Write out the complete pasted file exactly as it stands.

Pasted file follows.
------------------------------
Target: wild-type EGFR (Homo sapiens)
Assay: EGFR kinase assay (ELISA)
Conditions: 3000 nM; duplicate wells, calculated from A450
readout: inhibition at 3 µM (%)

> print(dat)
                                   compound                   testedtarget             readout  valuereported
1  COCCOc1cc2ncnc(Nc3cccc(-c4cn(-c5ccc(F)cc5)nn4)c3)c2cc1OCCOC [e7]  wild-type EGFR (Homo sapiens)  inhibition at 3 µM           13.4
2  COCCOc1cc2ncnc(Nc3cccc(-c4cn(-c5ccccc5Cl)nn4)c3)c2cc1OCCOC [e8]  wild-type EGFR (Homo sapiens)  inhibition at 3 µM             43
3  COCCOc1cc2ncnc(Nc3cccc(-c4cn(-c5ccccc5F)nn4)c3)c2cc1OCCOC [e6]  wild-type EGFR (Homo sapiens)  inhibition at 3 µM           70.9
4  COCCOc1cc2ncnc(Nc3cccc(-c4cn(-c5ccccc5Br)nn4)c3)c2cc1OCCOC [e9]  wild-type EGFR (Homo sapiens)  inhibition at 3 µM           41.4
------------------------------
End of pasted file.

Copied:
Target: wild-type EGFR (Homo sapiens)
Assay: EGFR kinase assay (ELISA)
Conditions: 3000 nM; duplicate wells, calculated from A450
readout: inhibition at 3 µM (%)

> print(dat)
                                   compound                   testedtarget             readout  valuereported
1  COCCOc1cc2ncnc(Nc3cccc(-c4cn(-c5ccc(F)cc5)nn4)c3)c2cc1OCCOC [e7]  wild-type EGFR (Homo sapiens)  inhibition at 3 µM           13.4
2  COCCOc1cc2ncnc(Nc3cccc(-c4cn(-c5ccccc5Cl)nn4)c3)c2cc1OCCOC [e8]  wild-type EGFR (Homo sapiens)  inhibition at 3 µM             43
3  COCCOc1cc2ncnc(Nc3cccc(-c4cn(-c5ccccc5F)nn4)c3)c2cc1OCCOC [e6]  wild-type EGFR (Homo sapiens)  inhibition at 3 µM           70.9
4  COCCOc1cc2ncnc(Nc3cccc(-c4cn(-c5ccccc5Br)nn4)c3)c2cc1OCCOC [e9]  wild-type EGFR (Homo sapiens)  inhibition at 3 µM           41.4